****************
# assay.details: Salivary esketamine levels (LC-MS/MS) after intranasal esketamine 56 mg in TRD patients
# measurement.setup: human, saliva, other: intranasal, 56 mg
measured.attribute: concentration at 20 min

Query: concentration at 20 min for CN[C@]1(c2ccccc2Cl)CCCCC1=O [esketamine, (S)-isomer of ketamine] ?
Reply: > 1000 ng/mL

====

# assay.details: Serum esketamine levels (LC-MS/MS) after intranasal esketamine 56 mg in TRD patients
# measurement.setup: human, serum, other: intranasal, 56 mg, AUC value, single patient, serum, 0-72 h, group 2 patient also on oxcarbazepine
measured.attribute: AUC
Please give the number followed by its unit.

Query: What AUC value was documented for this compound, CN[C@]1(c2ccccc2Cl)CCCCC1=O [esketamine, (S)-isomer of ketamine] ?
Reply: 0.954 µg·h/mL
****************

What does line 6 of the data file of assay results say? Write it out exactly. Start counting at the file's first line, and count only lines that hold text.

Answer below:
====